For 40 hours a week, Ribz DeLeon is a store manager at a mall. But after she clocks out at 3 p.m., she drives an hour and a half for her true passion: being a scary clown at Field of Screams Maryland.
For some people, clowns are creepy, but DeLeon has always gravitated toward the wigs, colorful costumes and face paint.
“I’m already seen as very eclectic and very loud, and I’m very not afraid to be myself. ... Being a clown is easier for me because it feels more natural,” DeLeon said. “Because when you’re a clown, you can scare people by just being funny. You can scare people by just standing there.“
DeLeon has been spooking people for the immersive haunt experience for two years but has also been volunteering with community haunts since she was child. For her, scare acting never gets old. If she could, she said, “I would choose to do it every single day.”
HuffPost talked with DeLeon and other scare actors about the rewards of spooking people and the psychology of what makes a good scare. Here’s what they want you to know:
When your job is scaring people, screams are the reward.
For scare actors, your blood-curdling shriek of surprise and terror is a sign of a job well done.
“The reward of it is ... the satisfaction of knowing that you got them,” DeLeon said. “When I instill that fear, it’s different than getting a standing ovation or getting your name called in a crowd ... they’ll get scared and they’re like, ‘Ah, you got me!’ and then they love you instantly.”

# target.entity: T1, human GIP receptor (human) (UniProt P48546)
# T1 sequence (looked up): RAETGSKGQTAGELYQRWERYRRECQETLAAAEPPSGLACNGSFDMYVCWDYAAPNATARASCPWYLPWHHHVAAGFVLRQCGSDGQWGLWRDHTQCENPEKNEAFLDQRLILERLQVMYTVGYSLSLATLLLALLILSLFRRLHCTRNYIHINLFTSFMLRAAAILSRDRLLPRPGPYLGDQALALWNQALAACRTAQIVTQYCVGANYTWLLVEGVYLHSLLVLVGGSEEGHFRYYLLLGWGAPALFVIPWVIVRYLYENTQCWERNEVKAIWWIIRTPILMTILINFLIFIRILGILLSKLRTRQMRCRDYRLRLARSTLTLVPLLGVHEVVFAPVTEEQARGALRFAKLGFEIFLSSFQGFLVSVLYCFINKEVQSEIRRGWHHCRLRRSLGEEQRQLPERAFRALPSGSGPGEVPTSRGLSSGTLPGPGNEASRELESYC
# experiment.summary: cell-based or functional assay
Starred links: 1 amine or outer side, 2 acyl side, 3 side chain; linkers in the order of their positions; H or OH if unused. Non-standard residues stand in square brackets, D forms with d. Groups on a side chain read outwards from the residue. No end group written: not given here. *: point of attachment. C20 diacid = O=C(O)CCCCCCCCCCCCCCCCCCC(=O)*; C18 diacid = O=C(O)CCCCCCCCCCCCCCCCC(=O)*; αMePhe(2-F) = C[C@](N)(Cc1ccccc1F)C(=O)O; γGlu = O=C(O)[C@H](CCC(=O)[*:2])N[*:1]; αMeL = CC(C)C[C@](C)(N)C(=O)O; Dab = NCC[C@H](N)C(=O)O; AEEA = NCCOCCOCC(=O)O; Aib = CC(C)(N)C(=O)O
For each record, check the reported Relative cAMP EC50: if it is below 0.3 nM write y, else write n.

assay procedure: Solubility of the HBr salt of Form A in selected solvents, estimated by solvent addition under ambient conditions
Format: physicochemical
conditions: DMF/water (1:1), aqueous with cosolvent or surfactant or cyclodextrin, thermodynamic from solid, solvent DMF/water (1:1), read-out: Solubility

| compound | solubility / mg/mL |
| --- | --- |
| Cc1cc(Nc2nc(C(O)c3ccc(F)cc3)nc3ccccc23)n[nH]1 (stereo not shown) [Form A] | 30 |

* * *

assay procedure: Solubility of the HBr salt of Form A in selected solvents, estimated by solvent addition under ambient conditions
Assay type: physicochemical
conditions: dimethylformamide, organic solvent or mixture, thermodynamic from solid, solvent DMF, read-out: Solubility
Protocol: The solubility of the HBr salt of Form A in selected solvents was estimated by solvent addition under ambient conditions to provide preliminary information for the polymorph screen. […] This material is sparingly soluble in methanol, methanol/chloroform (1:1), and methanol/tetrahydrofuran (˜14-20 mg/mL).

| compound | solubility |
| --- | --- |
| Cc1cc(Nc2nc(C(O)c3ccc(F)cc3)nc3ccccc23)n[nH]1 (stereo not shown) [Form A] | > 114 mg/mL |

There can also be a pleasure in bringing horror film characters to life. Paige Trotter plays the “Friday the 13th” antagonist Pamela Voorhees for Kersey Valley Spookywoods in Archdale, North Carolina.
When she was hired in September, Trotter, who works as a carpenter and artist, had not acted since high school. Trotter said her boss told her she would quickly learn if she loved or hated scare-acting. By the first night, she realized she was going to enjoy eliciting screams.
For Spookywoods’ Icons section, customers go through a bathhouse and cabin staged to look like the “Friday the 13th” film. There, Trotter jumps out, wielding a fake knife and delivering movie dialogue as her fellow actors, playing Voorhees’ victims, swing down from the rafters of the cabin.
“Some people that come through there, they’re just eating it up ... they’ll know who I am. They’ll know what’s going on, and they’ll just be so excited. So that makes you feel good,” Trotter said.
“I’m like 4-foot-nothing. I’ve never really been the person that instills fear in people regularly.”
DeLeon said the job can also be an “ego boost, low-key” for scare actors.
“I’m like 4-foot-nothing. I’ve never really been the person that instills fear in people regularly,” she said. “So when it comes to being in this costume and just standing there and being able to scare 6-foot-3 burly football players, it’s different. We had the [Baltimore] Ravens team come by once, and I swear I almost made those quarterbacks fall into our sets so many times, it was so rewarding.”
Being a good scare actor means paying attention to what freaks people out.